B-1 cells in the bone marrow are a significant source of natural IgM

Youn Soo Choi, Jacquelyn A. Dieter, Kristina Rothaeusler, Zheng Luo, Nicole Baumgarth

Research output: Contribution to journalArticlepeer-review

115 Scopus citations


Natural IgM antibodies secreted in the absence of antigenic challenge are important contributors to antimicrobial immunity and tissue homeostasis. Early studies identified BM and, to a lesser extent the spleen, as main tissue sources of this spontaneously secreted IgM. However, the responsible B-cell subset has never been identified. Using multicolor flow cytometry, cell sorting and chimeric mice in which B-1 and B-2 cells and their secreted antibodies are distinguished by their Ig-allotype, we unequivocally identify the natural IgM-secreting cells in spleen and, for the first time, in the BM as IgM + IgD lo/-CD19 hi CD43 + CD5 +/- B-1 cells. The newly identified population of BM B-1 cells shows many of the phenotypic characteristics of splenic B-1 cells but is distinct from B-1 cells in the peritoneal cavity, which generate at best very small amounts of IgM. Antibody-secreting spleen and BM B-1 cells are distinct also from terminally differentiated plasma cells generated from antigen-induced conventional B cells, as they express high levels of surface IgM and CD19 and lack expression of CD138. Overall, these data identify populations of non-terminally differentiated B-1 cells in spleen and BM as the most significant producers of natural IgM.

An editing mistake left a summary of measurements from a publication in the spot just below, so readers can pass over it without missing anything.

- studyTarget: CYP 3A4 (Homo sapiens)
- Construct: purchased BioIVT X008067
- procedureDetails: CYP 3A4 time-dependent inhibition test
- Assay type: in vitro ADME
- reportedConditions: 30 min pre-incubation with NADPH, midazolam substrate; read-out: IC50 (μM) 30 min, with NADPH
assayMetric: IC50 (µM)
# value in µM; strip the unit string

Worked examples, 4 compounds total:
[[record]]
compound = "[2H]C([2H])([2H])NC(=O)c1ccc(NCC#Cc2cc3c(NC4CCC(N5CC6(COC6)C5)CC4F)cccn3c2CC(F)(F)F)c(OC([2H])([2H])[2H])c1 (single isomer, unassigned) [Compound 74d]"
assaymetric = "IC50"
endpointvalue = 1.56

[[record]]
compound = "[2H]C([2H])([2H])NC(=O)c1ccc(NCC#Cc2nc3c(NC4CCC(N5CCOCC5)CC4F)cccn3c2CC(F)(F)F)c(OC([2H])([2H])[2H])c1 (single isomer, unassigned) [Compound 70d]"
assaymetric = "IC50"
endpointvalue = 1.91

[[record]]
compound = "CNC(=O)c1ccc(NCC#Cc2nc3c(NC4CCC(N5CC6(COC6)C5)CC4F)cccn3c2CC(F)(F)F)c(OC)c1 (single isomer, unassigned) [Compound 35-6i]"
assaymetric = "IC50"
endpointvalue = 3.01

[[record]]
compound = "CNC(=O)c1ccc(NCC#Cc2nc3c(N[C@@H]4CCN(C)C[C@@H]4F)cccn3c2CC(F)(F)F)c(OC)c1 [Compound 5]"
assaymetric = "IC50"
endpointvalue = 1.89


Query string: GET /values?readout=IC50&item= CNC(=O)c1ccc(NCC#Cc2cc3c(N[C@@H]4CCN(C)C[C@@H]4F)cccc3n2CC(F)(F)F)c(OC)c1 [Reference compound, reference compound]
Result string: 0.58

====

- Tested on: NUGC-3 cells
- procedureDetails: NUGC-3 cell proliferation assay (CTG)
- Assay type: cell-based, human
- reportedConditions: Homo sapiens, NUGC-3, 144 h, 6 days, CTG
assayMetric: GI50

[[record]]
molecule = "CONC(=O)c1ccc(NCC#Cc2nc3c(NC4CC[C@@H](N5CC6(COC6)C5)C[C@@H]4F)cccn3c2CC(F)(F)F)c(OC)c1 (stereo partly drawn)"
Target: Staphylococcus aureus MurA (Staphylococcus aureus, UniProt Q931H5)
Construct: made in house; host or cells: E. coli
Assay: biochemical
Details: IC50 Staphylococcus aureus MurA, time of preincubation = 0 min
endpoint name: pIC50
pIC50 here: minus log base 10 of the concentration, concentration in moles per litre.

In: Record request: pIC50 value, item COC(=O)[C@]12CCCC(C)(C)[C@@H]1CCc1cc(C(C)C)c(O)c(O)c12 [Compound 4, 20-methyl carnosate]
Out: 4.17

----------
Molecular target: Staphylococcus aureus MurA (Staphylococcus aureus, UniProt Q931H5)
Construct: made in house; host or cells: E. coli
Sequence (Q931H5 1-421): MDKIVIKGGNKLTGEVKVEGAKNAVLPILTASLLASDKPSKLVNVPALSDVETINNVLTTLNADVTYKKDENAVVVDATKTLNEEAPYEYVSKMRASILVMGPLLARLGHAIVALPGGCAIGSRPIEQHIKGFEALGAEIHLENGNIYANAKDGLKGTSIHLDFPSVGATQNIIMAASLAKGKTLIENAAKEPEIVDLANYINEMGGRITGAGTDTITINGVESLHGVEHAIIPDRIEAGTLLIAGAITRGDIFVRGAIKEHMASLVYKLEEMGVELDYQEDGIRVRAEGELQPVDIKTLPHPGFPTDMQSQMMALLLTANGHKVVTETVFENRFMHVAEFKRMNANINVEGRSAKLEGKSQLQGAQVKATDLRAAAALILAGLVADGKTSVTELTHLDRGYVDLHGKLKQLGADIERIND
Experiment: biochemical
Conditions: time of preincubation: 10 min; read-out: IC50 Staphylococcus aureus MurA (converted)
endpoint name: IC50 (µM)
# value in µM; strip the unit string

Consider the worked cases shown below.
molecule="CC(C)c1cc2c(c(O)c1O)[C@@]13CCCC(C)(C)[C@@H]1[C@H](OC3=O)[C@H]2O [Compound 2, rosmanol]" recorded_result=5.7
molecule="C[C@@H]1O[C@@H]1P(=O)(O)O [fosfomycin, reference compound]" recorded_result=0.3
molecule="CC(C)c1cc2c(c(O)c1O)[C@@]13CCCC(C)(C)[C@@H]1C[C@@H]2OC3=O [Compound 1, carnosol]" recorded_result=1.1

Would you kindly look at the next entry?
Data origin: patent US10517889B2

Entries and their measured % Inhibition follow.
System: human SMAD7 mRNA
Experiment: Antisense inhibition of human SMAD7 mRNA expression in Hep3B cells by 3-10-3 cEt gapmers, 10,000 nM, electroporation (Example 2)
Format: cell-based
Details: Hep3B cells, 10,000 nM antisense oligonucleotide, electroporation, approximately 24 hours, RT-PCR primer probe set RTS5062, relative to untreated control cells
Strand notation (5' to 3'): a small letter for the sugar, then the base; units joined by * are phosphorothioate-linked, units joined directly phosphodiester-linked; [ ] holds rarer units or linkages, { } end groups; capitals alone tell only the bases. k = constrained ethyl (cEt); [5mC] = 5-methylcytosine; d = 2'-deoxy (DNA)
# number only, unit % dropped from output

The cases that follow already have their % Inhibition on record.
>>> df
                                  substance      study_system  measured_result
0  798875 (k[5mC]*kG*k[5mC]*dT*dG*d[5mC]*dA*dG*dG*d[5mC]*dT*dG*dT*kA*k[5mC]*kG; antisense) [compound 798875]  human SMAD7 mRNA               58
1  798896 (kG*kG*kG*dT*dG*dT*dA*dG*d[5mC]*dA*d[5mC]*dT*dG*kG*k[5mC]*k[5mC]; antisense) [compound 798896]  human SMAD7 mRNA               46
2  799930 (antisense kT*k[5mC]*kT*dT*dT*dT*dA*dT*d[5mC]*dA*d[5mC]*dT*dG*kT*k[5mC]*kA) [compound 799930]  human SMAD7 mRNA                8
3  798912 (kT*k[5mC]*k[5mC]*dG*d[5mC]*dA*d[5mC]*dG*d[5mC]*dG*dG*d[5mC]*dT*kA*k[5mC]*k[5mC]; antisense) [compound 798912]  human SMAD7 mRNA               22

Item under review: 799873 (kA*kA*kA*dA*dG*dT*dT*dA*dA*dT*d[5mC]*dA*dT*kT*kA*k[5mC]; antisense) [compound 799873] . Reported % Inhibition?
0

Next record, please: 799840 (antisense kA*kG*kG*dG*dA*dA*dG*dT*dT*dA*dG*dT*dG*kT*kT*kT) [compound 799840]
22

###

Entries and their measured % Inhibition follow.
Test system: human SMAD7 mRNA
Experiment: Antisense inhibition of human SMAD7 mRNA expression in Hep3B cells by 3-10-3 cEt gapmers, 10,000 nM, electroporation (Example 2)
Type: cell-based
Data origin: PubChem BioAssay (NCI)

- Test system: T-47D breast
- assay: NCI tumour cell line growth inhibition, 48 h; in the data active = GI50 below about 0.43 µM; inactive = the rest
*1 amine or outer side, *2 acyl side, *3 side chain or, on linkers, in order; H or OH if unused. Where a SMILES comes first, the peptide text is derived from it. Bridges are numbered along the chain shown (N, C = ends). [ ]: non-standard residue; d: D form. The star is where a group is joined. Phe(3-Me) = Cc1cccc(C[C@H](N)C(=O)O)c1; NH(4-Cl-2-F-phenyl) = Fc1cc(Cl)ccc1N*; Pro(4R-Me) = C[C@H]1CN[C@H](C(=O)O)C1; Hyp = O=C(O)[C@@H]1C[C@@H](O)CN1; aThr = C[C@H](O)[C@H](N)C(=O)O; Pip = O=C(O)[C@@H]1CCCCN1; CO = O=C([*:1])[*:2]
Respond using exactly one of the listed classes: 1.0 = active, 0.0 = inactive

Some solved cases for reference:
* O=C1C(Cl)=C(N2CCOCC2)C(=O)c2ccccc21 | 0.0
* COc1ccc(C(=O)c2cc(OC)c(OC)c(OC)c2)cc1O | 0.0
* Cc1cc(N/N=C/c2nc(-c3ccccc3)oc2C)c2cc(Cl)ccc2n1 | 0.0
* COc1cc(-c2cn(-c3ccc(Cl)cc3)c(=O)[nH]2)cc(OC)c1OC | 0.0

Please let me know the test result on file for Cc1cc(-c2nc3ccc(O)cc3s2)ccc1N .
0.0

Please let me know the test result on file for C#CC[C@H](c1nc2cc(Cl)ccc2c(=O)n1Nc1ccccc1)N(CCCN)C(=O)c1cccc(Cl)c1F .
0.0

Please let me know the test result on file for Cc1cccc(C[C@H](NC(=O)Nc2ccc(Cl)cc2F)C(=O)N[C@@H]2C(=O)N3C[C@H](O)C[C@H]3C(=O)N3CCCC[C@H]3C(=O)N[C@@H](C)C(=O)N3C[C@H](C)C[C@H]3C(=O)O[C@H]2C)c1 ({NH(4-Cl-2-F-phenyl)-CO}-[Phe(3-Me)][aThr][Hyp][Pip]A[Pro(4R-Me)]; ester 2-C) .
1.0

Original languageEnglish (US)
Pages (from-to)120-129
Number of pages10
JournalEuropean Journal of Immunology
Issue number1
StatePublished - Jan 2012


  • Animal model
  • Antibodies
  • B cells
  • BM
  • Immunoglobulins

ASJC Scopus subject areas

  • Immunology
  • Immunology and Allergy


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